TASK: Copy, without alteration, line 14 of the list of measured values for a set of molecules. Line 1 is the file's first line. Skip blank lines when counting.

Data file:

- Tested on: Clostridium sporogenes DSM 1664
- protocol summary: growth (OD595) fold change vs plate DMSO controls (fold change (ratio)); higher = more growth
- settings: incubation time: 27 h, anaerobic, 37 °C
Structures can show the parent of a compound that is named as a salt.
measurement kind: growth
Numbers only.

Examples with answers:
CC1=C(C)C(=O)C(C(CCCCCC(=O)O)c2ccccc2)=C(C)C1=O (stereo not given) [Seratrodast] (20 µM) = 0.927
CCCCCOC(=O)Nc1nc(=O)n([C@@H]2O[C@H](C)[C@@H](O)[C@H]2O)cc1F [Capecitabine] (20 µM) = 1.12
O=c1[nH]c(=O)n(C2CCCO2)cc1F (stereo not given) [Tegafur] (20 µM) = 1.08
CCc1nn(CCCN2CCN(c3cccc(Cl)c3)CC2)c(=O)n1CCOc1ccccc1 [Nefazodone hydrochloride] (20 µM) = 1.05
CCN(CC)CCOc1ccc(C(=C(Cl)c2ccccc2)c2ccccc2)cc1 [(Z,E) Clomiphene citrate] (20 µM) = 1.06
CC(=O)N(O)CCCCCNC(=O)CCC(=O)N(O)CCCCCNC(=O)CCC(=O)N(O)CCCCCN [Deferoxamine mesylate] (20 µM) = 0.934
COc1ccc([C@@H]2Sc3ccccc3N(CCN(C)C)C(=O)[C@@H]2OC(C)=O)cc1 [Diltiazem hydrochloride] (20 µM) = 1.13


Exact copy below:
COc1ccc([C@@H]2Sc3ccccc3N(CCN(C)C)C(=O)[C@@H]2OC(C)=O)cc1 [Diltiazem hydrochloride] (20 µM) = 1.13